Barron's (June 10, 2021) - Wall Street regulator Finra has temporarily withdrawn a proposal to change the process by which advisors can remove client complaints from their regulatory records.

Finra withdrew its proposal “following consultations” with staff at the Securities and Exchange Commission, the regulator said in a statement.

The announcement comes after Piaba, an association of attorneys who represent investors, criticized the proposal for not going far enough to close what Piaba alleges are loopholes that permit advisors to erase valid client complaints. Overuse of the process, known as expungement, is depriving the public and state securities regulators, who rely on a shared database with Finra, of needed information, the association says.

“We’re happy with the withdrawal,” says Jason Doss, a Marietta, Ga.-based attorney and president of the Piaba Foundation, which is related to the association and issued a report last month critical of Finra’s proposal. “It’s better to be right than rush things with a bad proposal that could perpetuate problems.”

Finra, a self-regulatory organization run by its member securities firms, submits proposed rule changes to the SEC for review. 

A spokeswoman for Finra declined to provide additional comment on the proposal’s withdrawal. An SEC spokesperson did not return a request for comment on the proposal.

Expungement is intended to be an “extraordinary remedy” to remove client complaints from an advisors’ regulatory records, which are part of the the Central Registration Depository system, according to Finra. State securities regulators rely on it, as does Finra’s BrokerCheck website, which the public can use to review an advisor’s regulatory record.

Advisors can seek expungement of customer complaints through Finra’s arbitration system. If an arbitrator or panel of arbitrators grants the request, the advisor has to obtain a court order to complete the process. 

“The expungement framework seeks to balance the important benefits of disclosing information about customer disputes to investors and regulators with the goal of protecting brokers from the publication of inaccurate allegations against them,” Finra’s website states.

From 2015 to 2020, 35,000 customer complaints were entered into advisors’ regulatory records, and approximately 1,550, or 4%, of those had been expunged as of May 25, 2021, according to Finra.

Among other changes, the regulator’s withdrawn proposal would have provided more training for arbitrators who decide whether to grant advisors’ expungement requests as well as more notification for state securities regulators of expungement requests.

The Piaba Foundation has said additional training wouldn’t resolve alleged problems plaguing the expungement process. For example, it’s too easy to obtain an expungement because the requests are largely unopposed, according to the foundation’s study. Firms object to expungements only 2% of the time and investors face too many hurdles to participate in the process, such as little notification about expungement requests regarding a complaint they submitted, the study says.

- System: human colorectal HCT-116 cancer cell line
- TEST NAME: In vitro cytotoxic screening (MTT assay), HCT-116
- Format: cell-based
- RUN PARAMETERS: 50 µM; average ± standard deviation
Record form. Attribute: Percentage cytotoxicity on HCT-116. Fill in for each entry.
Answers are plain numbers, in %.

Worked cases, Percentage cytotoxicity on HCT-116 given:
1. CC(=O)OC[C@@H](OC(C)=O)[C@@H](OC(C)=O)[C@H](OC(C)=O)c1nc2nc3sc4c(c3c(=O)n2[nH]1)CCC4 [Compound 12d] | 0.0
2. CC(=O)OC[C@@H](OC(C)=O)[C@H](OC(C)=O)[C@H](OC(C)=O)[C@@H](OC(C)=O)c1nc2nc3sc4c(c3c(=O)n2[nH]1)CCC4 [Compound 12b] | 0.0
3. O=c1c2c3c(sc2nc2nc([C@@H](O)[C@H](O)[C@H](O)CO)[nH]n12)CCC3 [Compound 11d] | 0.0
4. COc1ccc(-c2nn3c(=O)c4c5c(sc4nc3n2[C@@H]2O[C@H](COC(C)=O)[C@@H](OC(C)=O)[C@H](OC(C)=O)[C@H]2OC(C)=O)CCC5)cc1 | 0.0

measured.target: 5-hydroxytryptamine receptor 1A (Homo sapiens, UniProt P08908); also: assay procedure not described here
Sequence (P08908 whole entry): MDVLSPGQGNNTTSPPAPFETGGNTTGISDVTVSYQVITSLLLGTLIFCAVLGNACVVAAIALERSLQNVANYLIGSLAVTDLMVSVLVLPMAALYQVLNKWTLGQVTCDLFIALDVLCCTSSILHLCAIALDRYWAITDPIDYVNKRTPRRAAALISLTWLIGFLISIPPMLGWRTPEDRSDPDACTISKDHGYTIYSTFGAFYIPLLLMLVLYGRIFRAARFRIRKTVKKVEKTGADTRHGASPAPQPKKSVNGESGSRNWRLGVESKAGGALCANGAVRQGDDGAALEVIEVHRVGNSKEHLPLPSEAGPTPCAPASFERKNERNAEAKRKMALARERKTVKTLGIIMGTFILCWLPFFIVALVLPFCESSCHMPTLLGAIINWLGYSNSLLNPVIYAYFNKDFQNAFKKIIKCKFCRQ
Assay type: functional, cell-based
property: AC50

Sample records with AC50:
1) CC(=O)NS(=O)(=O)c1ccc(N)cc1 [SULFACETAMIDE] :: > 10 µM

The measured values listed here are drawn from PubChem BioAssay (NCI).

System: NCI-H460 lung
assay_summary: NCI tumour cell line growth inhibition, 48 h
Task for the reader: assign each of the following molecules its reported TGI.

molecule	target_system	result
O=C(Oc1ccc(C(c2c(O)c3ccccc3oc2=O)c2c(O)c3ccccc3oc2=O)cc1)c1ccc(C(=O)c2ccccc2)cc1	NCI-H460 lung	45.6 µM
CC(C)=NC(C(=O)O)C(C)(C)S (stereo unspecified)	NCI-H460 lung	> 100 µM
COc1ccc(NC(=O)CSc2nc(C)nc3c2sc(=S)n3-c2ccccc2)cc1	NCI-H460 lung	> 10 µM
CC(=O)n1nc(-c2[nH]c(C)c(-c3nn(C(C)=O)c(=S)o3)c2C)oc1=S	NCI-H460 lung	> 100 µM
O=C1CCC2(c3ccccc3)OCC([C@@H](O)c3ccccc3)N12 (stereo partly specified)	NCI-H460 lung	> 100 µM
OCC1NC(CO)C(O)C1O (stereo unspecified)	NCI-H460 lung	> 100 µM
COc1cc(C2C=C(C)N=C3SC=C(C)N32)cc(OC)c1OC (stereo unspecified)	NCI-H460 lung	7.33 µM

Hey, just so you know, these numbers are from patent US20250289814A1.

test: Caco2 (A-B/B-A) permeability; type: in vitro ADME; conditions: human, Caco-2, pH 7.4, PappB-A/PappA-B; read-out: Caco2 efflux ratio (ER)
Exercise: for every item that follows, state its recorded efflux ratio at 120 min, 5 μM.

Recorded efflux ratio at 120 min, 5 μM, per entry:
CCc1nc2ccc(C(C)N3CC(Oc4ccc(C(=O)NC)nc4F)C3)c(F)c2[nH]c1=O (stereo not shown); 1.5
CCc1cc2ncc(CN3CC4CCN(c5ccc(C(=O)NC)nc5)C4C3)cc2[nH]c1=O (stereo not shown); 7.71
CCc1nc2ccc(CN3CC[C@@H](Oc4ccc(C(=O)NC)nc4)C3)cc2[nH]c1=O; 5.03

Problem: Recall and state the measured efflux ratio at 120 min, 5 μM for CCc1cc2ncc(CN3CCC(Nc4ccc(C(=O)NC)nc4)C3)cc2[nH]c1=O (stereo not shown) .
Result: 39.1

The foundation recommended creating an independent investor advocate to provide a potential counterpoint in expungement hearings.

The current system “puts the full burden on the arbitrator to be that advocate, because no one is providing information contrary to an expungement request,” Doss says. “It’s not that the complaints lack merit; it’s that the expungements are unopposed. Not all the stakeholders are being represented in these things.”

Finra responded to previous criticism by tweaking expungement rules, such as by prohibiting firms from conditioning a settlement of a customer’s complaint on the customer consenting to—or not opposing—expungement. It also ended a practice by which advisors could secure an expungement for as little as $1. Once the latter change was enacted, the number of so-called straight-in expungement cases fell 95% from the third quarter to the fourth quarter of 2020, according to Finra.

Finra says it will work with an organization of state securities regulators to redesign the current expungement process. It will also release data and a discussion paper analyzing expungements and convene discussion groups to review it.

“Finra is committed to limiting the expungement process so that it operates as intended—as an extraordinary remedy, only appropriate in limited circumstances when the CRD information is clearly inaccurate,” the regulator said in its statement.

Nancy Hendrickson, a Chicago-based attorney at law firm O’Hagan Meyer, says she hopes Finra takes feedback from advisors as part of its review. “The process can be cumbersome for reps who are basically innocent of any wrongdoing,” says Hendrickson, who represents advisors. It can also cost thousands of dollars in hearing and attorney fees.

Hendrickson gives as an example the experience of an advisor she represented in an expungement hearing. An arbitration panel ruled that the “claim, allegation, or information is false”, granted his expungement request, and assigned the advisor $1,125 in hearing session fees, according to a copy of the award. Even after that, “we’re not done,” Hendrickson says. “We still have to go to court to get the court to sign off on it and then send it to Finra. He’s several weeks, perhaps months, to getting this off his record.”